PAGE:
One of the most common claims I hear when asking Jordanians about elections is: “We are a tribal society, and tribalism will always dominate the elections,” notes Kristen Kao, a postdoctoral research fellow with the program on governance and local development at the University of Gothenburg, in Sweden. And in truth, since their reintroduction in 1989, the same tribes have consistently dominated these elections. But for the election held just two weeks ago, the electoral rules underwent a fresh round of reforms in an attempt to encourage political parties, she writes for The Washington Post’s Monkey Cage:
The regime finally did away with the highly unpopular “one man, one vote” (al sawt al-wahid) or single nontransferable vote (SNTV) system. This divisive system was blamed for favoring wealthy business executives or strong tribal candidates elected with narrow support coalitions, who could purchase votes either outright with cash or through promises of personal services once elected. Under this system, strong political parties and cohesive legislative blocs were almost completely absent from the parliament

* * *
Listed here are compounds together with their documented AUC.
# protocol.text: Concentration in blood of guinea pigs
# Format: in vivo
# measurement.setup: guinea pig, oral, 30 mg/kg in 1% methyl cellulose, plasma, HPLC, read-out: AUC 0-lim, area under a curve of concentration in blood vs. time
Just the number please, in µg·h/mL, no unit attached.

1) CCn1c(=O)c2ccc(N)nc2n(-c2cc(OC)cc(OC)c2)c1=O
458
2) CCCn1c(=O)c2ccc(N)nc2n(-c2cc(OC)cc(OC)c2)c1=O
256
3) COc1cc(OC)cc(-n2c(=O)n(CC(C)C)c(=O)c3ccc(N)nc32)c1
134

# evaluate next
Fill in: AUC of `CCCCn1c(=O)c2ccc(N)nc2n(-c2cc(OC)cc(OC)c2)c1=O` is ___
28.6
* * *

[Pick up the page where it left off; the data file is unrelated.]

The new system is based on an open-list proportional representation (PR) system. There were some positive results that emerged from this new system, including the creation of diverse coalitions. The 45 districts from 2013 were amalgamated into just 23 larger districts. “The bigger districts encourage candidates to cater to a larger and more diverse groups of voters,” Amer Bani Amer, director of the Hayat Center for Civil Society Development, said in an interview this month.
The historical image of Jordan’s Muslim Brotherhood has changed as it had been considered a firewall protecting against the danger of extremism, analyst Hassan Abu Haniya writes for Middle East Monitor.
“Despite the fact that the group suffers from a number of issues, it is still the cement in the Arab Muslim communities that keeps the state connected to the community in light of the lack and weakness of civil society institutions,” he contends. “Fragmenting the group and excluding it will allow for the emergence of angry and violent identity groups that will be difficult to control.”
Engaging Jordan’s youth is also a vital component of a strategy to counter violent extremism, writes Mark Green, head of the International Republican Institute, a core institute of the National Endowment for Democracy, the Washington-based democracy assistance NGO.
After having spent more than two years conducting fieldwork in Jordan on parliamentary politics, I see three major challenges Jordan must address before elections can ever be expected to produce a party-based parliament, Kao adds:
- First, the electoral system needs stability — or at least a guarantee that any subsequent changes to the electoral law will be announced years before the next elections.
- Second, Jordan needs a clear path for the creation of legislation at the hands of the parliamentarians themselves.
- Third, a civil-education campaign for all levels of society needs to explain why political parties are important and how the voting system works.